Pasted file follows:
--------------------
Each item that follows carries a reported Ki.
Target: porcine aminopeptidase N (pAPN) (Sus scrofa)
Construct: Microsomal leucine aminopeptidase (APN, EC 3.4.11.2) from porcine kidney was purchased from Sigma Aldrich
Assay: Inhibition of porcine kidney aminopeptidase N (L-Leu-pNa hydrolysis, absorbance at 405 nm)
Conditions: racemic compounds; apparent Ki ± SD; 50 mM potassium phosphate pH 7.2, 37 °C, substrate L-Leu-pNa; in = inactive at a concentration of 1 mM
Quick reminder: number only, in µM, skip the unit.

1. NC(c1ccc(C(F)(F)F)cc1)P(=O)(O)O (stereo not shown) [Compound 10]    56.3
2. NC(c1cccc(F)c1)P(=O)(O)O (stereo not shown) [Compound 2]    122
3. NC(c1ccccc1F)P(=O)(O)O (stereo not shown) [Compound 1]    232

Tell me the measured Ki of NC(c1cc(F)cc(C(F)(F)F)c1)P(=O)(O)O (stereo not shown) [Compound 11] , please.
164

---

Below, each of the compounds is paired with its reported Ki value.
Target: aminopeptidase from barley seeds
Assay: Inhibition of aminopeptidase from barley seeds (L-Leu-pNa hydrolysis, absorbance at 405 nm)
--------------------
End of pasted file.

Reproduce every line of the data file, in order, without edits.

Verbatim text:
Each item that follows carries a reported Ki.
Target: porcine aminopeptidase N (pAPN) (Sus scrofa)
Construct: Microsomal leucine aminopeptidase (APN, EC 3.4.11.2) from porcine kidney was purchased from Sigma Aldrich
Assay: Inhibition of porcine kidney aminopeptidase N (L-Leu-pNa hydrolysis, absorbance at 405 nm)
Conditions: racemic compounds; apparent Ki ± SD; 50 mM potassium phosphate pH 7.2, 37 °C, substrate L-Leu-pNa; in = inactive at a concentration of 1 mM
Quick reminder: number only, in µM, skip the unit.

1. NC(c1ccc(C(F)(F)F)cc1)P(=O)(O)O (stereo not shown) [Compound 10]    56.3
2. NC(c1cccc(F)c1)P(=O)(O)O (stereo not shown) [Compound 2]    122
3. NC(c1ccccc1F)P(=O)(O)O (stereo not shown) [Compound 1]    232

Tell me the measured Ki of NC(c1cc(F)cc(C(F)(F)F)c1)P(=O)(O)O (stereo not shown) [Compound 11] , please.
164

---

Below, each of the compounds is paired with its reported Ki value.
Target: aminopeptidase from barley seeds
Assay: Inhibition of aminopeptidase from barley seeds (L-Leu-pNa hydrolysis, absorbance at 405 nm)